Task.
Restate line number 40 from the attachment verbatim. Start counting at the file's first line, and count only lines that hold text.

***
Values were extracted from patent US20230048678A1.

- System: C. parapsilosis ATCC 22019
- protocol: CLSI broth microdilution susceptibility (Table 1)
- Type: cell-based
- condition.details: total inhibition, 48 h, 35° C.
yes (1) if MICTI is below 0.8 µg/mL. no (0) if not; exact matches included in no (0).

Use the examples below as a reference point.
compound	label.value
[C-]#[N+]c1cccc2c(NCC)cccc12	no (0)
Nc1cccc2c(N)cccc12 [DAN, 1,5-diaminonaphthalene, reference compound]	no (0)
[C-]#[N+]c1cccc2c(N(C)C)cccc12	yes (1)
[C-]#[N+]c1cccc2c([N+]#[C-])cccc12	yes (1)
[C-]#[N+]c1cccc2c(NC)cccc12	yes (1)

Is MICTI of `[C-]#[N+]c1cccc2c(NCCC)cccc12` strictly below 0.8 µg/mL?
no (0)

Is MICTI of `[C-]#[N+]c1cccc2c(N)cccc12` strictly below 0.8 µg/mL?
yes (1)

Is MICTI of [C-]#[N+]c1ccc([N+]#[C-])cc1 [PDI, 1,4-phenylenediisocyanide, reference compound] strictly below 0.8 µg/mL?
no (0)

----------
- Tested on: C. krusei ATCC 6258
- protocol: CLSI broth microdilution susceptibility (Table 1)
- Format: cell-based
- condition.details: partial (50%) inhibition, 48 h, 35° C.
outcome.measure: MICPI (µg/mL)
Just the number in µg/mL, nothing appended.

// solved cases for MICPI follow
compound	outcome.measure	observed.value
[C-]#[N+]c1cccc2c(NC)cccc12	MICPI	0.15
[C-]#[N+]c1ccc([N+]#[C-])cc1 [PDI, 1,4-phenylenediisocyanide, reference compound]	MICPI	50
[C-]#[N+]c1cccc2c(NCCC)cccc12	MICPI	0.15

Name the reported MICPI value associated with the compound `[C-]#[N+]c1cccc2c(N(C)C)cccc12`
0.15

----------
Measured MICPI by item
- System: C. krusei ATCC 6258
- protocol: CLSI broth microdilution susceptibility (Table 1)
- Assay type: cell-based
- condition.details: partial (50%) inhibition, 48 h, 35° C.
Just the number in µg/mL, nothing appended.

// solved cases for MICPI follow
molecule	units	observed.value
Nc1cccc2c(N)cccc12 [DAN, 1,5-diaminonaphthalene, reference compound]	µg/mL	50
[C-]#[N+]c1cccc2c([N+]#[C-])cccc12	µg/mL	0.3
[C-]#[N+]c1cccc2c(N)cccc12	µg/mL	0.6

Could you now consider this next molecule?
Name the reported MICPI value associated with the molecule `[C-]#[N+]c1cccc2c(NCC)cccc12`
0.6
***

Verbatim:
Just the number in µg/mL, nothing appended.